YA BLOG

The blog of the Young Academics of the Association of the European Schools of Planning

Literature reviews: start (and end) with ‘why?’

Library

Starting our series of posts around urban studies research and pedagogical alternatives post-2020, we have our very own Ian Babelon again with us. This first article is focused on his observations and insights around literature reviews that start and end with 'why'. We are confident this series of literature reviews will give you much material for ...

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Call for Contributions - Urban Issues of the Global South

1 min. read In our goal to increase visibility for urban planning issues and urban studies in general in the Global South, we want to call our audience for new ...

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The AESOP YA Blog is getting a new design!

2 min read. As we passed the torch to our new YA blog team, one of the decisions we took was to change the aesthetics of the blog to make it more reachable for ...

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Share summaries of webinars & events

2 min read This post invites you to share summaries of the latest/most engaging webinars you attended or hosted recently. Recovery planning: yes we can! The web...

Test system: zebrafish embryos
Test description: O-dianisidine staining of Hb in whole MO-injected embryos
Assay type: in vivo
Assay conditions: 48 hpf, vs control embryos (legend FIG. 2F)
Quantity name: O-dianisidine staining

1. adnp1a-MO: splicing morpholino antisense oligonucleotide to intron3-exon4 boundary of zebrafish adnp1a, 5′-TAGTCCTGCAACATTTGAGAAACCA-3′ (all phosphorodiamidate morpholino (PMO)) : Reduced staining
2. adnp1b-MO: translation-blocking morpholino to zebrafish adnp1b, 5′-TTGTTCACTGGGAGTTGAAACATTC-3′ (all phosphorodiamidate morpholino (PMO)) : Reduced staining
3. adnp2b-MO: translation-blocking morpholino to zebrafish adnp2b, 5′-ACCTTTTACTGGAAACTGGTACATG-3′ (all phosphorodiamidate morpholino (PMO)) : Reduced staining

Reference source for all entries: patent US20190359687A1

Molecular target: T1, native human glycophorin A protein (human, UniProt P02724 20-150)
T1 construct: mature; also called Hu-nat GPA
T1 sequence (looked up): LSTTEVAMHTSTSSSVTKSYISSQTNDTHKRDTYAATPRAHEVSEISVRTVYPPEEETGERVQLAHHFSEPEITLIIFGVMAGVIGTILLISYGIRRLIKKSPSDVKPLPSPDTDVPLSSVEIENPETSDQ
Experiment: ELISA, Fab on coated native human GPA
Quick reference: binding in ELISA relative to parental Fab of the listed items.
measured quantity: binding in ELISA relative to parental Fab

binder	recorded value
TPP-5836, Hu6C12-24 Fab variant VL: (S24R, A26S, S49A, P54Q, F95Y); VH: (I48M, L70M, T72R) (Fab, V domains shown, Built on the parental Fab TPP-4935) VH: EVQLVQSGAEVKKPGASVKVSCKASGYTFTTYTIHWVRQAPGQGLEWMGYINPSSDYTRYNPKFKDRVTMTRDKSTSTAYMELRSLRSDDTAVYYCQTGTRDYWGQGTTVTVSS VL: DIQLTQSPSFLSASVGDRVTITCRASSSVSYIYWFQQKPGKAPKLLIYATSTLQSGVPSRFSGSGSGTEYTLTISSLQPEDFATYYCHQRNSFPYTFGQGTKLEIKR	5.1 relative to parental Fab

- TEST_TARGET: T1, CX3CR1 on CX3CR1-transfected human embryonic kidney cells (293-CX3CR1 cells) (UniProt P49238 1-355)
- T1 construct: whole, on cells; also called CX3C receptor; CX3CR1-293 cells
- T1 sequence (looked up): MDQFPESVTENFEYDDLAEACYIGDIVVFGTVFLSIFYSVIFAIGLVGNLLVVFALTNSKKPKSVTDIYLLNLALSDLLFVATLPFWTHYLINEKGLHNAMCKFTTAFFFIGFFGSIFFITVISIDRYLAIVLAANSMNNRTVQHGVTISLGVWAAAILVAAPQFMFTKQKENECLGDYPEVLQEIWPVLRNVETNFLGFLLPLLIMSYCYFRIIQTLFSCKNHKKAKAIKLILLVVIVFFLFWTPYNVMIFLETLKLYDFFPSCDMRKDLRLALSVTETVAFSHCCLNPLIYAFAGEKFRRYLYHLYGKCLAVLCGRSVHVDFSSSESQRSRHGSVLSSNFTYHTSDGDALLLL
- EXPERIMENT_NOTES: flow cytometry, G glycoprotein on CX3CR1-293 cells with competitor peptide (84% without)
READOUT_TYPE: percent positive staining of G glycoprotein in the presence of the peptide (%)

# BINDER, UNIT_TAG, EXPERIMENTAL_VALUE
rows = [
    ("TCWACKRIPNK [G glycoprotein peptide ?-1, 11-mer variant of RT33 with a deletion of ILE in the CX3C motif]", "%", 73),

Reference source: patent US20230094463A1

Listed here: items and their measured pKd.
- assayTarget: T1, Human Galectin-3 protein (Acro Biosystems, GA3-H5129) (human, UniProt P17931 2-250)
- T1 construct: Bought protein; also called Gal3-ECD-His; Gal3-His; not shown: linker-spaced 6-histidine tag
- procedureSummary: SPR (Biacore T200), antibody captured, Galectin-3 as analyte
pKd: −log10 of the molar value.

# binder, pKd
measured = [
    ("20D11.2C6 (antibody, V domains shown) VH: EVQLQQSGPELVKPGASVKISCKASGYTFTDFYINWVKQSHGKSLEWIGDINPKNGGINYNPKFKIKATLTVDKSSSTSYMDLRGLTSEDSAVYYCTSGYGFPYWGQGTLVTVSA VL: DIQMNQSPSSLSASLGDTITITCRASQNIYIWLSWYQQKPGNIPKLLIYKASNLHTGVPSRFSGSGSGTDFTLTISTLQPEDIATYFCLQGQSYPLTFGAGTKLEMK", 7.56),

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Top 10 blog posts on the YA blog

Read time: 2 minutes This post celebrates the top ten blog posts published on the blog of the AESOP Young Academics network since its launch in 2014. It does so...

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Blogging for impact

Read time: 6-8 minutes Blogging is not only a fun way to share your work as researcher or practitioner, it also supports greater impact. This post reviews the b...

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Survey: Your blog. Your community.

The blog of the AESOP Young Academics' network is a great asset for all members and followers of the AESOP community to share their work. It is a place to share...

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Why should academics blog about their research? An answer in pictures

Well, it's worth reminding some reasons why 'we' keep blogging! (And thanks to Stuart Elden for the link)

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On the importance of blogging

“Publish or perish!” is repeated. “Academe shall impact!” is said. “Public funded research shall be in open access!” is the new meme. In-between “dissemination”...

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Writing, impacting, timing in academe

This post is a meta-post, delivering a few (more) considerations about the practice of writing in, and for, academe.Brian Tomasik has a good essay that, althoug...

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Savage Minds, the blog

Savage Minds is a “group blog devoted to ‘doing anthropology in public’ — providing well-written relevant discussion of sociocultural anthropology that everyone...

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